Poverty has risen sharply in most areas of Pennsylvania, according to new data released today by the U.S. Census Bureau. The report highlights the widespread impact of the recession and the need for policymakers to protect struggling families and invest in building a stronger economy.
Overall poverty in Pennsylvania rose by a statistically significant margin, going from 11.6% in 2007 to 13.4% in 2010. Most Pennsylvania metro areas also saw statistically significant increases in poverty from 2007 to 2010.
The number of Pennsylvanians living in deep poverty — the share of the population with incomes below half the poverty line — rose to 5.9% (726,102 people) in 2010. As the Center on Budget and Policy Priorities explains, Pennsylvania was one of 40 states to see a statistically significant rise in deep poverty.
In urban areas of Pennsylvania, poverty rose to 14.7% in 2010 with 1,360,202 urban residents currently living in poverty, according to the Census Bureau’s annual American Community Survey. That is up from 12.7% in 2007, before the recession started. The picture is similarly bleak in rural Pennsylvania where 9.5% of residents (287,982 people) lived in poverty in 2010, up from 8.1% in 2007.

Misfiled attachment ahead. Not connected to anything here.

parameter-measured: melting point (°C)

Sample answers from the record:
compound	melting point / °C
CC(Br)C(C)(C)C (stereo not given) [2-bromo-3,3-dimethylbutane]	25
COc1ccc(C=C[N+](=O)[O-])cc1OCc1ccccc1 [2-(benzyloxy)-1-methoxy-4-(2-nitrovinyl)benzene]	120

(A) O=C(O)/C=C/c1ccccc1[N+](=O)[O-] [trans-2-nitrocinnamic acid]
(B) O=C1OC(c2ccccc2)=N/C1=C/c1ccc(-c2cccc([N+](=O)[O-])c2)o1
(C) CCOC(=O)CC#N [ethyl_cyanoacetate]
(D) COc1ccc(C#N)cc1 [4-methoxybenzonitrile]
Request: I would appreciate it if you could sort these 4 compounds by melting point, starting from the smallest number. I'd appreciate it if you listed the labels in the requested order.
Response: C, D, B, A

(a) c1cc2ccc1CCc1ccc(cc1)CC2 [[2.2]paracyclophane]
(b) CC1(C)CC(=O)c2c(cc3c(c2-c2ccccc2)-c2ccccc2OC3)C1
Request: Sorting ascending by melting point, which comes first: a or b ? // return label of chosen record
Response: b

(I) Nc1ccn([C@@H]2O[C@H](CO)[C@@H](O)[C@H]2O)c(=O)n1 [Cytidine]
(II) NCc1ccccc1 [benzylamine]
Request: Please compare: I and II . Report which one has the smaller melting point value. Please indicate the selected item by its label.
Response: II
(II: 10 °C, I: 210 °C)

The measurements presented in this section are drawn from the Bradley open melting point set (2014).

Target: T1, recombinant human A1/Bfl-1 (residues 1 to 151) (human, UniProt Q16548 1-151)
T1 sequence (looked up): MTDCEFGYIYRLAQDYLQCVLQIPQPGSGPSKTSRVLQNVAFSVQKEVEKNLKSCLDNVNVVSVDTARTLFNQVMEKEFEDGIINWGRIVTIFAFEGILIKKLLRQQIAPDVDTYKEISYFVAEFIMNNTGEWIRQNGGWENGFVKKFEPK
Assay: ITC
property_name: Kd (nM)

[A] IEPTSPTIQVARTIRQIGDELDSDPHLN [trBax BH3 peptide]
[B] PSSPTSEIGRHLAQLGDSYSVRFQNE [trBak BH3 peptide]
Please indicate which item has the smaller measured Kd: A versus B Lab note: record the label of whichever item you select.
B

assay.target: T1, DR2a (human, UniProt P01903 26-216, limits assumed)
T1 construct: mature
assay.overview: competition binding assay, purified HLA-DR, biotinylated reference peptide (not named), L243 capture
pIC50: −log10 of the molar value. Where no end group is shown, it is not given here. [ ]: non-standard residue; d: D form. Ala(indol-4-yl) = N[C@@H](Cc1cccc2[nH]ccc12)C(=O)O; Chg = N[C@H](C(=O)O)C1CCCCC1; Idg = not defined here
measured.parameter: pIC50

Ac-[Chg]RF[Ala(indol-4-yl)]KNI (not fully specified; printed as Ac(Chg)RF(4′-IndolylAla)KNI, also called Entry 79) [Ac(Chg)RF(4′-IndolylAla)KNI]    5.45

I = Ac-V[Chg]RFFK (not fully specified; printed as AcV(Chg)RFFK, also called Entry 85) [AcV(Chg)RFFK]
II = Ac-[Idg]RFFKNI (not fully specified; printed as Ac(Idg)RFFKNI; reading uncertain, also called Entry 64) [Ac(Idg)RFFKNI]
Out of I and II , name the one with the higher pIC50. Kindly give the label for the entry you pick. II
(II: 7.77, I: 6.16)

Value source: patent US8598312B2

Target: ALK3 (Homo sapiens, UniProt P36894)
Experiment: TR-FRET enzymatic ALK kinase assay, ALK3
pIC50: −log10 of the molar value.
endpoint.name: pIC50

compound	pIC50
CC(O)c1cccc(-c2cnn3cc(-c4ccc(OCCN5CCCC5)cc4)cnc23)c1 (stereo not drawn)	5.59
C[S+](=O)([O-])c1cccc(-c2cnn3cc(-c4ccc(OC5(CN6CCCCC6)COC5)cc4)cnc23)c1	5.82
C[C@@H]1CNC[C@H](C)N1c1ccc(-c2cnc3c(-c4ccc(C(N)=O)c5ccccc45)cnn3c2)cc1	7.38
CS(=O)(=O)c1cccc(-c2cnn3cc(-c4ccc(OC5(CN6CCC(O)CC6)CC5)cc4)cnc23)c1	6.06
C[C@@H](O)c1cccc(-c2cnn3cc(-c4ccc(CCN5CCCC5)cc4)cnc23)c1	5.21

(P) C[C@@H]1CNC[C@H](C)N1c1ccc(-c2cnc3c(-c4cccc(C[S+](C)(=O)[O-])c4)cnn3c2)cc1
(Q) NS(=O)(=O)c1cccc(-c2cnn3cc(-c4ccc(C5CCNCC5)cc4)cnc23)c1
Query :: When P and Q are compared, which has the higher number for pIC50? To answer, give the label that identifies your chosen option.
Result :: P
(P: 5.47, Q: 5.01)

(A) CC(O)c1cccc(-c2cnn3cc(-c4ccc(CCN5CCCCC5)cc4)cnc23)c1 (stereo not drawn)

The number of Pennsylvania children living in poverty continued to increase last year amid the recession, according to the Census data. In 2010, 18.8% of Pennsylvania kids lived in families that fell below the poverty line, up from 15.9% in 2007. The Pennsylvania rate was lower than the national child poverty rate of 21.2%.
As poverty increased nationwide, African Americans and Latinos have been hit particularly hard by the recession, with 28.4% of African Americans and 33.5% of Latinos living in poverty in Pennsylvania last year. Just under one in 10 non-Hispanic whites in Pennsylvania lived in poverty in 2010.
Click here to view a table highlighting increasing poverty rates by Pennsylvania metropolitan/micropolitan area.